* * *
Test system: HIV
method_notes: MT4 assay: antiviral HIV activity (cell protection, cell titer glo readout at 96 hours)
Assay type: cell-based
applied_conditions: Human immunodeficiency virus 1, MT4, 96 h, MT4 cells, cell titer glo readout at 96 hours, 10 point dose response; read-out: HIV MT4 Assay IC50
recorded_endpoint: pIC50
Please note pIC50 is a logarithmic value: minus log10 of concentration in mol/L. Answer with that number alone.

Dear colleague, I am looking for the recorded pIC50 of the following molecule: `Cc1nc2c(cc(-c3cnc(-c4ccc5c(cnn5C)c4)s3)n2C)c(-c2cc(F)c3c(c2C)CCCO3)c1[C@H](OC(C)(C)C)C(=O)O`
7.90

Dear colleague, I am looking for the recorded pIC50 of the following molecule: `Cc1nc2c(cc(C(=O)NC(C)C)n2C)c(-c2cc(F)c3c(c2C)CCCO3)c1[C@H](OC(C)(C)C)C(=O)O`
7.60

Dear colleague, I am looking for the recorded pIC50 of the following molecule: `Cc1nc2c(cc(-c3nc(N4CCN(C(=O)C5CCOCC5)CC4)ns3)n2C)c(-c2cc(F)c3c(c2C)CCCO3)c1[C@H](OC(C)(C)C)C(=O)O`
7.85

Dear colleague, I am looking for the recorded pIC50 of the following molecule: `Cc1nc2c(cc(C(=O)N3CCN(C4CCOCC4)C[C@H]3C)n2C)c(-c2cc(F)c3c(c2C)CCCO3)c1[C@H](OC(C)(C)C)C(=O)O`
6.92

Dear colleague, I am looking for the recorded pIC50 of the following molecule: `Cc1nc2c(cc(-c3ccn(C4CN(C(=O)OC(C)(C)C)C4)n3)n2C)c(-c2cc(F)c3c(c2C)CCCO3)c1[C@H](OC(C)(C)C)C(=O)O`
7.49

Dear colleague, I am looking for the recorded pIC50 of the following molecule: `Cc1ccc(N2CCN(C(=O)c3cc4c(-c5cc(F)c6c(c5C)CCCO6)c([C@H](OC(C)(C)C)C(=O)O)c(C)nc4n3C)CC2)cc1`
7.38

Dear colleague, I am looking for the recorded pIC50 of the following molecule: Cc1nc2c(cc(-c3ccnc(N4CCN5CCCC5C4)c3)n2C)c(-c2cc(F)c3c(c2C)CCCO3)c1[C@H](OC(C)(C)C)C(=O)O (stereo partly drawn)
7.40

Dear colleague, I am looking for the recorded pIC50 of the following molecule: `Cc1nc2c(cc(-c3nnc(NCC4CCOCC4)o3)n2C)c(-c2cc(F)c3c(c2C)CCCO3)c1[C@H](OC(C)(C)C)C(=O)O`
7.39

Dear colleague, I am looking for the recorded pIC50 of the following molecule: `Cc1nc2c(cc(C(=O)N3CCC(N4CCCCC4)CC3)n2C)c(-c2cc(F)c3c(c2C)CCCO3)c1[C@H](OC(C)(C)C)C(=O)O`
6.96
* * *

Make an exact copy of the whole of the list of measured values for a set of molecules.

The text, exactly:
Test system: HIV
method_notes: MT4 assay: antiviral HIV activity (cell protection, cell titer glo readout at 96 hours)
Assay type: cell-based
applied_conditions: Human immunodeficiency virus 1, MT4, 96 h, MT4 cells, cell titer glo readout at 96 hours, 10 point dose response; read-out: HIV MT4 Assay IC50
recorded_endpoint: pIC50
Please note pIC50 is a logarithmic value: minus log10 of concentration in mol/L. Answer with that number alone.

Dear colleague, I am looking for the recorded pIC50 of the following molecule: `Cc1nc2c(cc(-c3cnc(-c4ccc5c(cnn5C)c4)s3)n2C)c(-c2cc(F)c3c(c2C)CCCO3)c1[C@H](OC(C)(C)C)C(=O)O`
7.90

Dear colleague, I am looking for the recorded pIC50 of the following molecule: `Cc1nc2c(cc(C(=O)NC(C)C)n2C)c(-c2cc(F)c3c(c2C)CCCO3)c1[C@H](OC(C)(C)C)C(=O)O`
7.60

Dear colleague, I am looking for the recorded pIC50 of the following molecule: `Cc1nc2c(cc(-c3nc(N4CCN(C(=O)C5CCOCC5)CC4)ns3)n2C)c(-c2cc(F)c3c(c2C)CCCO3)c1[C@H](OC(C)(C)C)C(=O)O`
7.85

Dear colleague, I am looking for the recorded pIC50 of the following molecule: `Cc1nc2c(cc(C(=O)N3CCN(C4CCOCC4)C[C@H]3C)n2C)c(-c2cc(F)c3c(c2C)CCCO3)c1[C@H](OC(C)(C)C)C(=O)O`
6.92

Dear colleague, I am looking for the recorded pIC50 of the following molecule: `Cc1nc2c(cc(-c3ccn(C4CN(C(=O)OC(C)(C)C)C4)n3)n2C)c(-c2cc(F)c3c(c2C)CCCO3)c1[C@H](OC(C)(C)C)C(=O)O`
7.49

Dear colleague, I am looking for the recorded pIC50 of the following molecule: `Cc1ccc(N2CCN(C(=O)c3cc4c(-c5cc(F)c6c(c5C)CCCO6)c([C@H](OC(C)(C)C)C(=O)O)c(C)nc4n3C)CC2)cc1`
7.38

Dear colleague, I am looking for the recorded pIC50 of the following molecule: Cc1nc2c(cc(-c3ccnc(N4CCN5CCCC5C4)c3)n2C)c(-c2cc(F)c3c(c2C)CCCO3)c1[C@H](OC(C)(C)C)C(=O)O (stereo partly drawn)
7.40

Dear colleague, I am looking for the recorded pIC50 of the following molecule: `Cc1nc2c(cc(-c3nnc(NCC4CCOCC4)o3)n2C)c(-c2cc(F)c3c(c2C)CCCO3)c1[C@H](OC(C)(C)C)C(=O)O`
7.39

Dear colleague, I am looking for the recorded pIC50 of the following molecule: `Cc1nc2c(cc(C(=O)N3CCC(N4CCCCC4)CC3)n2C)c(-c2cc(F)c3c(c2C)CCCO3)c1[C@H](OC(C)(C)C)C(=O)O`
6.96